Assessing the impacts of the introduced channel catfish Ictalurus punctatus using the comparative functional response approach

Larissa Faria, Mhairi E. Alexander, Jean R.S. Vitule

Research output: Contribution to journalArticle

Abstract

In the metric “Relative Impact Potential” (RIP), the functional response (FR) of a non‐native species can be compared with that of a native analogue and combined with the species abundance to predict its environmental impact. Here, using the River Guaraguaçu (Brazil) as a case study, this methodology was implemented to identify the impacts of the non‐native channel catfish Ictalurus punctatus (Rafinesque) compared with a native species Rhamdia quelen (Quoy & Gaimard) towards small prey fish. Both species exhibited Type II FRs, but handling times were lower for I. punctatus, resulting in a greater maximum feeding rate in this species. Consequently, an RIP > 1 was found, indicating that I. punctatus represents a superior impact to prey compared with its native analogue. These results demonstrate that I. punctatus is a potential threat to small endangered fish species; therefore, policies to avoid escapes from aquaculture should be created and the abundance of I. punctatus controlled.
Original languageEnglish
JournalFisheries Management and Ecology
Early online date5 Jun 2019
DOIs
Publication statusE-pub ahead of print - 5 Jun 2019

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functional response
handling time
fish
native species
aquaculture
environmental impact
methodology
river

Keywords

  • alien species
  • aquaculture
  • fish
  • fresh water
  • management
  • Relative Impact Potential

Cite this

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abstract = "In the metric “Relative Impact Potential” (RIP), the functional response (FR) of a non‐native species can be compared with that of a native analogue and combined with the species abundance to predict its environmental impact. Here, using the River Guaragua{\cc}u (Brazil) as a case study, this methodology was implemented to identify the impacts of the non‐native channel catfish Ictalurus punctatus (Rafinesque) compared with a native species Rhamdia quelen (Quoy & Gaimard) towards small prey fish. Both species exhibited Type II FRs, but handling times were lower for I. punctatus, resulting in a greater maximum feeding rate in this species. Consequently, an RIP > 1 was found, indicating that I. punctatus represents a superior impact to prey compared with its native analogue. These results demonstrate that I. punctatus is a potential threat to small endangered fish species; therefore, policies to avoid escapes from aquaculture should be created and the abundance of I. punctatus controlled.",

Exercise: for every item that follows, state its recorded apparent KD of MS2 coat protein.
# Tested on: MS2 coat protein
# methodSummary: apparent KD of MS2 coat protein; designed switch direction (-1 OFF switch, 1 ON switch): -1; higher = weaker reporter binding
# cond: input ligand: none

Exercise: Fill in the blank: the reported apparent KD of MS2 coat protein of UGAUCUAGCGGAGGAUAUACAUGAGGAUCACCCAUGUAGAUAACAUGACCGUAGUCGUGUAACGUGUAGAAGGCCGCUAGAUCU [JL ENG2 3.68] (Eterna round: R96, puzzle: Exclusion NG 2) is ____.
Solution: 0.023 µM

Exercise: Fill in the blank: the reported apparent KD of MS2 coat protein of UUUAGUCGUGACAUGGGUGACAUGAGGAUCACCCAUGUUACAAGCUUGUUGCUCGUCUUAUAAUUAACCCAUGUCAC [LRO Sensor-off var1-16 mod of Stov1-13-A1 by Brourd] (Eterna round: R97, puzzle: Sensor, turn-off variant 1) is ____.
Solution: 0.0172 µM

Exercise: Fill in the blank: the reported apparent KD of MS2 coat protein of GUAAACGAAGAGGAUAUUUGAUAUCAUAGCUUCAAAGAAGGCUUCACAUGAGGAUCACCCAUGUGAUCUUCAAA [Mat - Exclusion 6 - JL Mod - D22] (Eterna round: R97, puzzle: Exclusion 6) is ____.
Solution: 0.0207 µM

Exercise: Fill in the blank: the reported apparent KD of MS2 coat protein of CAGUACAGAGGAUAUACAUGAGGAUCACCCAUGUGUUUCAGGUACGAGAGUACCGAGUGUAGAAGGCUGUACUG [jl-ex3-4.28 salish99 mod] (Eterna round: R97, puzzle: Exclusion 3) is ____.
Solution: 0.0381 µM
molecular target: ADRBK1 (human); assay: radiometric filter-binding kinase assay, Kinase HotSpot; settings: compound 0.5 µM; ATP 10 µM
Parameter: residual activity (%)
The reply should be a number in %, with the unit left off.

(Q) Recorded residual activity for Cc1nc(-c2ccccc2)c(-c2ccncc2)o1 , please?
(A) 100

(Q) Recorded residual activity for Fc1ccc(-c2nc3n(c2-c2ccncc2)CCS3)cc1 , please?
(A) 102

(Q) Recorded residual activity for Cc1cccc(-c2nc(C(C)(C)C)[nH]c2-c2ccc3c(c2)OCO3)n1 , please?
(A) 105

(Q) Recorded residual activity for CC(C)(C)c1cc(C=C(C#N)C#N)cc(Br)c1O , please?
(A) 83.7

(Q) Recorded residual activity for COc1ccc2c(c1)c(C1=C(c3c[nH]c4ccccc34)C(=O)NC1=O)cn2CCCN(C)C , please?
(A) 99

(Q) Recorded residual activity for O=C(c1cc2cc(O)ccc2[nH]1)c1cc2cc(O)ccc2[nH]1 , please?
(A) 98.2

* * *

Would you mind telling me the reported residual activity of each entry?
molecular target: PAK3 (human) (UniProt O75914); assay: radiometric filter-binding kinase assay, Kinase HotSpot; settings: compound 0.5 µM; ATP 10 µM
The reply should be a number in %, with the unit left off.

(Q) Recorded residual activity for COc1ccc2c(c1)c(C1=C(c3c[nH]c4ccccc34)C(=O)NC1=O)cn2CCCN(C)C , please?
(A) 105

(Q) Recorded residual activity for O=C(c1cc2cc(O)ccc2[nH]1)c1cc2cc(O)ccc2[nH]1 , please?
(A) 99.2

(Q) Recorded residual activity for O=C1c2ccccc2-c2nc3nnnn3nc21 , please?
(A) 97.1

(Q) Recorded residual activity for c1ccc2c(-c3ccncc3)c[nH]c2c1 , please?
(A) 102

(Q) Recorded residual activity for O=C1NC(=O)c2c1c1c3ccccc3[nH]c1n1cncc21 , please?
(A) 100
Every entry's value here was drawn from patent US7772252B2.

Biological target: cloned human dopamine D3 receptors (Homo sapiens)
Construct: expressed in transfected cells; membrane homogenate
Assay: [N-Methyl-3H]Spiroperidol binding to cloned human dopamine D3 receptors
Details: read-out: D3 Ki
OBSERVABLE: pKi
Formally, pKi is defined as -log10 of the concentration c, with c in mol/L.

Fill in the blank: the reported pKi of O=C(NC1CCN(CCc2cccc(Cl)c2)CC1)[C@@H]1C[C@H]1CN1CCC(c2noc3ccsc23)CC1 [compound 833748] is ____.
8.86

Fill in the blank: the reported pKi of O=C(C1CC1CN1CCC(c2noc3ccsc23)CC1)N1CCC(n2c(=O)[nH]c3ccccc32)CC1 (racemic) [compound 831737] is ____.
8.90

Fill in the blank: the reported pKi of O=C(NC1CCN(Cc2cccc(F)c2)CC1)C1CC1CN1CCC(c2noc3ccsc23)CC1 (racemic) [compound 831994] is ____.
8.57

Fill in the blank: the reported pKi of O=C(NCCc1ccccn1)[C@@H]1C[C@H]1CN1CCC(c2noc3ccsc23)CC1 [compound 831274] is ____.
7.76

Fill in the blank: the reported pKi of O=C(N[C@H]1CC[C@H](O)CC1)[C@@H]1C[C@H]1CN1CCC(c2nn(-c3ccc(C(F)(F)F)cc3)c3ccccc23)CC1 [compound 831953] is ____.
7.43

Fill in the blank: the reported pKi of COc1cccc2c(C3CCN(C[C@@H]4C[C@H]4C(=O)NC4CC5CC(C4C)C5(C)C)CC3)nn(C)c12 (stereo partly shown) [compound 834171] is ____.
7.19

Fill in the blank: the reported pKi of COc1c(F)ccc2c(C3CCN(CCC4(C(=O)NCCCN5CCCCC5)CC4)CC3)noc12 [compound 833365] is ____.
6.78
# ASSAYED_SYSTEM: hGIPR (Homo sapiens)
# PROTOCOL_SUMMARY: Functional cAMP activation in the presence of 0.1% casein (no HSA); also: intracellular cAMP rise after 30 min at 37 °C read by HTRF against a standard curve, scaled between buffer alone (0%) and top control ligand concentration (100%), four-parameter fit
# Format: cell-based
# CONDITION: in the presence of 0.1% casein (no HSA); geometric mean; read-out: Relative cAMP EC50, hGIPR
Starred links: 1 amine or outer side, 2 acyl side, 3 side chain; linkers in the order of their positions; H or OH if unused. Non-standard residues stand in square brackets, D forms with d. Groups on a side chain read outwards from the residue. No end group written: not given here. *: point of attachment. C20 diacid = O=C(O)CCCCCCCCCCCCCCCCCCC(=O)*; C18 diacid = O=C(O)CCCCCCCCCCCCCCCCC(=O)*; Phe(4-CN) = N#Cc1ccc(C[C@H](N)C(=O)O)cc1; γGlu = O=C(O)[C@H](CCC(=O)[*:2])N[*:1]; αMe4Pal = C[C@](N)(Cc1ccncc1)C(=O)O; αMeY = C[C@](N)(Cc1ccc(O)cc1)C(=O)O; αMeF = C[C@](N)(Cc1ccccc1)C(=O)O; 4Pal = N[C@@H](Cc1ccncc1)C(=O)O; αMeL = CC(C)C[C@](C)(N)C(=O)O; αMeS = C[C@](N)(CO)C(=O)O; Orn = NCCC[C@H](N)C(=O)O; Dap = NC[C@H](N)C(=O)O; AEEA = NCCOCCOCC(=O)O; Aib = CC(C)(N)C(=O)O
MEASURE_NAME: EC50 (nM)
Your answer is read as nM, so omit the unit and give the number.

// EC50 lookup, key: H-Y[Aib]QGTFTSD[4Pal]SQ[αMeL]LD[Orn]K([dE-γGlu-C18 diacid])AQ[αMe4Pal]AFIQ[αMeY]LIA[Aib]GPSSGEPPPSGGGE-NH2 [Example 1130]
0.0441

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AU - Vitule, Jean R.S.

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N2 - In the metric “Relative Impact Potential” (RIP), the functional response (FR) of a non‐native species can be compared with that of a native analogue and combined with the species abundance to predict its environmental impact. Here, using the River Guaraguaçu (Brazil) as a case study, this methodology was implemented to identify the impacts of the non‐native channel catfish Ictalurus punctatus (Rafinesque) compared with a native species Rhamdia quelen (Quoy & Gaimard) towards small prey fish. Both species exhibited Type II FRs, but handling times were lower for I. punctatus, resulting in a greater maximum feeding rate in this species. Consequently, an RIP > 1 was found, indicating that I. punctatus represents a superior impact to prey compared with its native analogue. These results demonstrate that I. punctatus is a potential threat to small endangered fish species; therefore, policies to avoid escapes from aquaculture should be created and the abundance of I. punctatus controlled.

AB - In the metric “Relative Impact Potential” (RIP), the functional response (FR) of a non‐native species can be compared with that of a native analogue and combined with the species abundance to predict its environmental impact. Here, using the River Guaraguaçu (Brazil) as a case study, this methodology was implemented to identify the impacts of the non‐native channel catfish Ictalurus punctatus (Rafinesque) compared with a native species Rhamdia quelen (Quoy & Gaimard) towards small prey fish. Both species exhibited Type II FRs, but handling times were lower for I. punctatus, resulting in a greater maximum feeding rate in this species. Consequently, an RIP > 1 was found, indicating that I. punctatus represents a superior impact to prey compared with its native analogue. These results demonstrate that I. punctatus is a potential threat to small endangered fish species; therefore, policies to avoid escapes from aquaculture should be created and the abundance of I. punctatus controlled.

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KW - fish

KW - fresh water

KW - management

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